The European Court of Human Rights is Fit for Purpose.

Ken McDonald’s opinion piece in the Times today is quite simply wrong. Far from measures being needed to reduce the reduce the scope of its jurisdiction, the ECHR is one of Europe’s success stories.

McDonald’s main argument as to why the court is “no longer fit for purpose” is that is now has a backlog of 150,000 cases growing at 20,000 per year. While this is not perhaps an indication of an organisation fully in charge of its workload, it does show just how popular the court is with the people of Europe. Surely it is obvious that the solution to an oversubscribed service is to expand the service rather than curtail it? Surely that would be more beneficial than restricting people’s access to justice because the violations of their human rights weren’t really “serious enough”?

 Politicians and journalists frequently complain about the democratic deficit of the EU and how the structures of governance are not accountable to the people. The ECHR however, is actually a body that is reachable by all citizens of the EU and its role is to respond to their most fundamental of needs, the upholding of their human rights.

 This leads me to McDonald’s next argument, that the court is now overstretching itself in terms of the breadth of cases it is willing to hear. What he forgets, however, is that much as the rights to not be killed, tortured or imprisoned without trial are extremely important human rights they are not the only ones. The European Declaration of Human Rights is far more expansive than that. In order to properly uphold the law of the EU, the Court is actually obliged to consider all cases brought to it in which the claimant believes their rights to have been violated according to that law.

 Finally, the author also argues that the ECHR is in the impossible position of trying to apply the same law to former Soviet dictatorships as to the ‘nice, friendly’ countries of the West. This is a gross misrepresentation of the state of affairs within Europe. While the UK certainly has better human rights standards than other parts of the continent it is by no means exemplary. Consider for instance the deporting of victims of trafficking, the discrimination against same-sex couples and the slow erosion of civil liberties in recent years. The number of cases brought against the UK government in the ECHR (443 judgments since its creation) shows that the UK is also in need of an impartial overseer in matters of human rights protection.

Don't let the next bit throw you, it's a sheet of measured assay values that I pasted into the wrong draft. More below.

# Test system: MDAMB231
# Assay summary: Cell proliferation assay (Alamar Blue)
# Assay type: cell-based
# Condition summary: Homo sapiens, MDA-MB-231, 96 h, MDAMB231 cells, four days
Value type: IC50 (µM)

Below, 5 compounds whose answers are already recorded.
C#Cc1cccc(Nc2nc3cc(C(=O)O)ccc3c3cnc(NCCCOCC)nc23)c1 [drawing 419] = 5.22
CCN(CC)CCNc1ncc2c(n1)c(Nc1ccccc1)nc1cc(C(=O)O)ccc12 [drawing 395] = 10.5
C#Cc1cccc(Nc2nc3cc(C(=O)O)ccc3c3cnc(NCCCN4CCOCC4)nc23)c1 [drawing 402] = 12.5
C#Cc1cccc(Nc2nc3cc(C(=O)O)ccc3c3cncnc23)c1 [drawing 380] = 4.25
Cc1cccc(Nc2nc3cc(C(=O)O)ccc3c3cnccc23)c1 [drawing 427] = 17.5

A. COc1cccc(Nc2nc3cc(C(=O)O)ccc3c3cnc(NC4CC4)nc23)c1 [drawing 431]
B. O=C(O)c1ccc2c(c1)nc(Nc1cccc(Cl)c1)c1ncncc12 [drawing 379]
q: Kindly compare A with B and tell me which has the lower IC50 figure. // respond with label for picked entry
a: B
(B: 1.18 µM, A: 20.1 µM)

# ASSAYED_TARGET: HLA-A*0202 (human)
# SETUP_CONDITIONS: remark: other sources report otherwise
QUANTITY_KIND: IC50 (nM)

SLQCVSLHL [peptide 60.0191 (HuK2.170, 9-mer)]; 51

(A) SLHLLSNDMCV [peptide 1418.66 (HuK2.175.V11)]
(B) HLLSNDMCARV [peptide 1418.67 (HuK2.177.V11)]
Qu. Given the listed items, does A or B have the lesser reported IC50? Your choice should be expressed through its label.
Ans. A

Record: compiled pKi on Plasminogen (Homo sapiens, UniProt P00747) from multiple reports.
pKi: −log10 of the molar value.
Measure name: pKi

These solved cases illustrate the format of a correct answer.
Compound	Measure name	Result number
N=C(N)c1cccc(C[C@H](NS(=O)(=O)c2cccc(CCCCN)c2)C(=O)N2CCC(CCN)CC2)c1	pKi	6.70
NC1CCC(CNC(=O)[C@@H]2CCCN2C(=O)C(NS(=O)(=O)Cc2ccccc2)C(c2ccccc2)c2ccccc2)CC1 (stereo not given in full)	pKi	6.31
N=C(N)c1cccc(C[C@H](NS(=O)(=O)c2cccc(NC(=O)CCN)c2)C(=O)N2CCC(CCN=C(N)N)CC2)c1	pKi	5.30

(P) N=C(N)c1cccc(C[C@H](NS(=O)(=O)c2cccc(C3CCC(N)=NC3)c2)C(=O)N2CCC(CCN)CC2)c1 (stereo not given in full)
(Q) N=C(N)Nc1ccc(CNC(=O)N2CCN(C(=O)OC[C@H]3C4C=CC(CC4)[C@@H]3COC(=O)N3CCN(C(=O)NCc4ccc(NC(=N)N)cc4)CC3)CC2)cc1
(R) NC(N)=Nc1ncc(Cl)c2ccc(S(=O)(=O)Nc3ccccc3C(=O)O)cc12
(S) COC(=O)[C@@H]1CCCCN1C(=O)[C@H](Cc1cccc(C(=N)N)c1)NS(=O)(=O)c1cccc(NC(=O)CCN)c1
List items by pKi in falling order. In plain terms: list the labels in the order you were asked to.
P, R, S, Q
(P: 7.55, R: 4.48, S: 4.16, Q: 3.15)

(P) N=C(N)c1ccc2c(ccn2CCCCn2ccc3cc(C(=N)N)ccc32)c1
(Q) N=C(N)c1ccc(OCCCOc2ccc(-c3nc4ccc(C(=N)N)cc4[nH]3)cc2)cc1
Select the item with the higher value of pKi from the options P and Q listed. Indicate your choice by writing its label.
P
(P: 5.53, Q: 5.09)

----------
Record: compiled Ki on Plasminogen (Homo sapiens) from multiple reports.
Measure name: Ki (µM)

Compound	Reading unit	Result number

Human Rights are dictated by moral reasoning – on this point Europe has reached legal agreement. It is right that all of Europe should be judged by the same standards of justice. That is the purpose of the ECHR and one for which it is fit.

1 Comment

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One response to “The European Court of Human Rights is Fit for Purpose.

  1. Whilst I mostly agree with your analysis and description of the European Court of Human Rights, I do think that further reforms are needed. Especially in not allowing duplicate cases to be submitted by different people with little or no alteration of the facts of the case (as you quite often find in cases from Russia). Many thousands of cases are submitted to the Court every year that contain no material evidence for a breach of the Convention, yet, judges and the Court have to evaluate and rule on them.

    You can only appreciate the issues the Court faces if you understand the relationship between the Council of Europe and ECHR and Russia. In 2010, ‘Protocol 14’ (which allows for some streamlining of the system) was finally ratified by all members, including Russia. This has allowed an increase in the pace of dealing with cases. I am confident that in future years, you will see a significant drop in the backlog and new cases which are deemed admissible.

    The single largest number of cases filed at the Court every year come from Russian citizens – as I say, many files are duplicates of already submitted applications and in many cases they either do not demonstrate a significant new breach of human rights or are applications for a decision on an issue that has already been decided. The new Protocol will allow the Court to make a judgment on the admissibility of cases where applicants fail to demonstrate that they have suffered “significant disadvantage”. It will also allow the Court to group together similar cases.

    I would not wish to remove the possibility of citizens applying directly to the Court, however, some mechanism needs to be agreed so that Court officials may reject obviously deficient applications from the start and therefore not cause delay to genuine cases. I also think it should be possible to transfer a case to a national court for a first hearing to determine if there has been a material breach.